Vivien Farrell Dec 3 (2:00), 10 (7:30), 17 (7:30), 23
Isabella Phillips Lynch Dec 16, 18, 22
Courtney Holland Dec 4, 9, 11, 21
Grace Morton Dec 3 (7:30), 10 (2:00), 17 (2:00), 20
Colin Canavan Dec 3 (2:00), 10 (7:30), 17 (7:30), 23
Ian J. Bethany Dec 16, 18, 22
Morgan Stillman Dec 4, 9, 11, 21
Arnaldo Hernandez Dec 3 (7:30), 10 (2:00), 17 (2:00), 20
Amelia Bednar, Daniela Bennetti, Lexi Eicher, Meg Kataoka, Ashley Krystkowiak, Alyssa Manguiat, Murray McCormack, Nya Mitchell, Alexandra Owens, Sahel Flora Pascual, Dianetzy Rojas, Isabella Salas, Daisy Ye
Sugar Plum Fairy
Chelsea Marie Renner Dec 3 (2:00), 9, 11, 17 (7:30), 23
Elise Pekarek Dec 3 (7:30), 10 (2:00), 17 (2:00), 20, 22
Katherine Deuitch Dec 4, 10 (7:30), 16, 18, 21
Leighton Taylor Dec 3 (2:00), 9, 11, 17 (7:30), 23
Morgan Stillman Dec 3 (7:30), 10 (2:00), 17 (2:00), 20, 22
James Fuller Dec 4, 10 (7:30), 16, 18, 21
Katherine Deuitch, Colin Canavan Dec 3 (2:00), 9, 11, 17 (7:30), 23
Sahel Flora Pascual, James Fuller Dec 3 (7:30), 10 (2:00), 17 (2:00), 20, 22
Alyssa Manguiat, Leighton Taylor Dec 4, 10 (7:30), 16, 18, 21
Elise Pekarek, Edward Carr Dec 3 (2:00), 9, 11, 17 (7:30), 23
Chelsea Marie Renner, Edward Carr Dec 3 (7:30), 10 (2:00), 17 (2:00), 20, 22
Dianetzy Rojas, Paul Martin Dec 4, 10 (7:30), 16, 18, 21
Paul Martin Dec 3 (2:00), 9, 11, 17 (7:30), 23
Andrew Buckley Dec 3 (7:30), 10 (2:00), 17 (2:00), 20, 22
Ian J. Bethany Dec 4, 10 (7:30), 16, 18, 21
Noelle Biven, Mia Campos, Selena Chock, Natalie Chun, Samantha Leon, Charlotte Prodel, Ruby Rosa, Katie Turner, Emma Urrutia, Elizabeth “Elle” Wiatrek, Lily Wilcox
Arnaldo Hernandez Dec 3, 9, 10 (2:00), 11, 17, 20, 22, 23
Andrew Buckley Dec 4, 10 (7:30), 16, 18, 21
Rhys Hudson, Jackson Rankin, Marlin Siegel, Julius Taiber
Alyssa Manguiat Dec 3 (2:00), 9, 11, 17 (7:30), 23
Grace Morton Dec 3 (7:30), 10 (2:00), 17 (2:00), 20, 22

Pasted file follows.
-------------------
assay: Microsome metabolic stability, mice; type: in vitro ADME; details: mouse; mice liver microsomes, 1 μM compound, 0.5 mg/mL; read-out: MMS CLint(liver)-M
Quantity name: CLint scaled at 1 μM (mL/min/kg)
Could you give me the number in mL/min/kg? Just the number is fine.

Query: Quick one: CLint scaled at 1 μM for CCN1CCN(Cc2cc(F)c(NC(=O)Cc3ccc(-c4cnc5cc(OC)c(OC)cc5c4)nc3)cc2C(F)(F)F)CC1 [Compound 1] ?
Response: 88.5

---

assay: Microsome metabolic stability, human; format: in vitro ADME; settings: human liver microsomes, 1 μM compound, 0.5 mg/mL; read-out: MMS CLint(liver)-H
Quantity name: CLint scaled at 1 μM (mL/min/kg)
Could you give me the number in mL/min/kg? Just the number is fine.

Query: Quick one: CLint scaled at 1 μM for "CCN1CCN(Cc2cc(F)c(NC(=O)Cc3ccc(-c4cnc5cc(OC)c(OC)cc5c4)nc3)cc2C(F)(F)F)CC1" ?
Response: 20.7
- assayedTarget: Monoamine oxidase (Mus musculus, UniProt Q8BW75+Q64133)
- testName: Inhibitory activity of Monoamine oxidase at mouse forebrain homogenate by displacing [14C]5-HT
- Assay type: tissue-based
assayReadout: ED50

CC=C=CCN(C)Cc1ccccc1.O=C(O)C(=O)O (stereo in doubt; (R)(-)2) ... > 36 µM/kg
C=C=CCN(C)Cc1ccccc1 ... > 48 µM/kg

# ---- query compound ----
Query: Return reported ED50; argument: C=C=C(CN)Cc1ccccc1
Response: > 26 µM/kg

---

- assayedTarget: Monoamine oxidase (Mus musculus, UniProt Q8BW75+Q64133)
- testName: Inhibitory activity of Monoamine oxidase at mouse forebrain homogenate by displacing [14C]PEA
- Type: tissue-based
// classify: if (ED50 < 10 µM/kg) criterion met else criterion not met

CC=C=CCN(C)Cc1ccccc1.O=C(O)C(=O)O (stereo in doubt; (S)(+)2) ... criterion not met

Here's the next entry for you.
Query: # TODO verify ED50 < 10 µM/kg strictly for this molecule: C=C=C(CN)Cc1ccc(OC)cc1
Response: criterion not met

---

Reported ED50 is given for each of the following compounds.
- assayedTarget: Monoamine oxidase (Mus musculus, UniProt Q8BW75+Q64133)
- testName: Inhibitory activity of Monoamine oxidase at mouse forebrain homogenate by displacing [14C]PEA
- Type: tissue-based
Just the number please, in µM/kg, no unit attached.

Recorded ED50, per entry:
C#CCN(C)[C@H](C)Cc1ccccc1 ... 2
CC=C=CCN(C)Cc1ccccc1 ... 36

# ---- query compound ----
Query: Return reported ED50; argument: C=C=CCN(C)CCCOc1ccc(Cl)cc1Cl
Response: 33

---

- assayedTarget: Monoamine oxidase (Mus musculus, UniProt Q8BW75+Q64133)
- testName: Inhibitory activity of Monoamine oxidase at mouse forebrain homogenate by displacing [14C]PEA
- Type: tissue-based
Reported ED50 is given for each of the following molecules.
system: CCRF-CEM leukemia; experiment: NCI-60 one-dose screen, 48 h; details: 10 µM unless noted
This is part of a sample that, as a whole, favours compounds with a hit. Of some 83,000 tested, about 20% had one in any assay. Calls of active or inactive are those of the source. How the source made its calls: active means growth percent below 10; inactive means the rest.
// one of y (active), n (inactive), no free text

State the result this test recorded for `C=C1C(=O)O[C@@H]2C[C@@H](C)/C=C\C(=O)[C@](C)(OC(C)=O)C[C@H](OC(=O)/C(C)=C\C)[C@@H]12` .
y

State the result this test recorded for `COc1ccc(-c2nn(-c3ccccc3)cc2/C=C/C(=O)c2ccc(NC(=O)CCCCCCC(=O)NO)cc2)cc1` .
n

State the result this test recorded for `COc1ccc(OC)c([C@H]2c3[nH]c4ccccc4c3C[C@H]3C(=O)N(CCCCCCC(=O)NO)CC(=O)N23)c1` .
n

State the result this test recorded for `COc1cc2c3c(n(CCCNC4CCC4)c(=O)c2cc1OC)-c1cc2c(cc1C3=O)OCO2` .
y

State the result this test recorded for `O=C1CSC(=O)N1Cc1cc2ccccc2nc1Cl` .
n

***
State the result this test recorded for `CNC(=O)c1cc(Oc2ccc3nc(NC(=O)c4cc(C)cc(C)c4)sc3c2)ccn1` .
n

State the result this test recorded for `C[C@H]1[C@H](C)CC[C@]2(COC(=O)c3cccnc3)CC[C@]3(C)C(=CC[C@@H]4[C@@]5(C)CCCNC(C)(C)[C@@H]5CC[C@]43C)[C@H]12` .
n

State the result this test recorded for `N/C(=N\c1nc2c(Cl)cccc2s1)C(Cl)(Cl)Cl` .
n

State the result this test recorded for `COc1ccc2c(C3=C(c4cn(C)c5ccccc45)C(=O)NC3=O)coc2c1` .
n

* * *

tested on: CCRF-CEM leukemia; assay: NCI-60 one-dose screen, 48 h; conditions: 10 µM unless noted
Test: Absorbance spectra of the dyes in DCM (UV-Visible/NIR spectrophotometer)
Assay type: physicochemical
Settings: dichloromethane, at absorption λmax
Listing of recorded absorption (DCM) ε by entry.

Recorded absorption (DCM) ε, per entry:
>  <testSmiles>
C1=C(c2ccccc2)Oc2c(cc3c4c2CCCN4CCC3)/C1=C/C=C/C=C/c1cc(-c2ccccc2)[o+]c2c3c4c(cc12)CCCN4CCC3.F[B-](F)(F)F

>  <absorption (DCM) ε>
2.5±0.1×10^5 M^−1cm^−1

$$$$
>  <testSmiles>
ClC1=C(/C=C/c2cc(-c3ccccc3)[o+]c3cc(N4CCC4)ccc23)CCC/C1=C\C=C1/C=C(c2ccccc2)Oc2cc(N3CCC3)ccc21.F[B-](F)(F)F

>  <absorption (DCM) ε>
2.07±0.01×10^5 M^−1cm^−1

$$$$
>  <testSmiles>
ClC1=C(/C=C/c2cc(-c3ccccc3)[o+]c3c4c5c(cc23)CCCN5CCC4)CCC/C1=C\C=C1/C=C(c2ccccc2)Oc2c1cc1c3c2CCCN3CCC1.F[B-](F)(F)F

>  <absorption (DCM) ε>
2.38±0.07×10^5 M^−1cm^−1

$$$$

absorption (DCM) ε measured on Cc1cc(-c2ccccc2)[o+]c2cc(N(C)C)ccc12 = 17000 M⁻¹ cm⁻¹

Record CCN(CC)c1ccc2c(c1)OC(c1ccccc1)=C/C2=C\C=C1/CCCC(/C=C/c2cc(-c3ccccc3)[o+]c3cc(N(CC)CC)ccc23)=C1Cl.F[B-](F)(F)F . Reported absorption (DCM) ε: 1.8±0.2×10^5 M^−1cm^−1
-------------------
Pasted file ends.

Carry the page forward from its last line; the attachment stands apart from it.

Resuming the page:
Isabella Phillips Lynch Dec 4, 10 (7:30), 16, 18, 21
Reagan Arenz, Amelia Bednar, Carly Darnell, Abigail Lee, Isabelle Wilwayco
Friday, December 2 at 7:30 p.m.: Dottie Watkins, Interim President/CEO, CapMetro
Saturday, December 3 at 2 p.m.: Allison Miller, Morning News Anchor & Meteorologist, CBS Austin
Saturday, December 3 at 7:30 p.m.: Catherine Leon-Parker, Moreland Properties
Sunday, December 4 at 2 p.m.: Tony Plohetski, Journalist, KVUE and the Austin American-Statesman
Friday, December 9 at 7:30 p.m.: Forrest Preece, Ballet Austin board member and consulting dilettante
Saturday, December 10 at 2 p.m.: Luis Patiño, President and CEO, Austin PBS
Saturday, December 10 at 7:30 p.m.: Fang Fang, President and CEO, Greater Austin Asian Chamber of Commerce
Sunday, December 11 at 2 p.m.: Amy Bailey, Actress and former ballet dancer
Friday, December 16 at 7:30 p.m.: Dr. Melva K. Williams, President, Huston-Tillotson University
Saturday, December 17 at 2 p.m.: Kendall Antonelli, Owner, Antonelli’s Cheese Shop
Saturday, December 17 at 7:30 p.m.: Dr. Cliff Croomes, Associate Director of Bands and Director of the Longhorn Band, The University of Texas at Austin
Sunday, December 18 at 2 p.m.: The Honorable Steve Adler, Mayor of the City of Austin
Tuesday, December 20 at 7:30 p.m.: Bobby Jenkins, Owner, ABC Home and Commercial Services
Wednesday, December 21 at 7:30 p.m.: Serena Hicks, Founder, SerenaHicks.com
Thursday, December 22 at 2 p.m.: Rose Smith, CEO and Founder, Black Women in Business
Friday, December 23 at 2 p.m.: Heather Petruzzini, Interim Chief Academic Officer, Austin ISD
Madeline Adams, Phoebe Anderson, Lyla Barker, Gabrielle “Ella” Brinton, Charlotte Bynum, Ilex Chang, Lily Chen, Jayne Cooper, Penelope DuBois, Owen Fronk, Morrison Hewitt, Chloe Huffman-Phillips, Lucia Kugler, Isabella MacLeod, Iris Mak, Lilianna Marchese, Mia Naik, Mila Ostrovich, Cecelia Pellegrini, Alexia Rashidi, Emma Reiss, Davianna “Davi” Rondero, Morgan Rubine, Maria Sanchez, Jordan Sears, Georgia Siela, Emery Speer, Daphne Sun, Caroline Torres, Piper Uccello, Samrawit Waelbroeck, Margot West, Hannah Grace Wu, Carmyn Zoghby
Waltz of the Flowers
Courtney Holland Dec 3 (2:00), 10 (7:30), 17 (7:30), 18, 23
Dianetzy Rojas Dec 3 (7:30), 10 (2:00), 11, 17 (2:00), 20, 22
Vivien Farrell Dec 4, 9, 16, 21
Daniela Bennetti, Lexi Eicher, Meg Kataoka, Ashley Krystkowiak, Murray McCormack, Nya Mitchell, Alexander Owens, Sahel Flora Pascual, Isabella Salas, Daisy Ye
(Casting Subject to Change)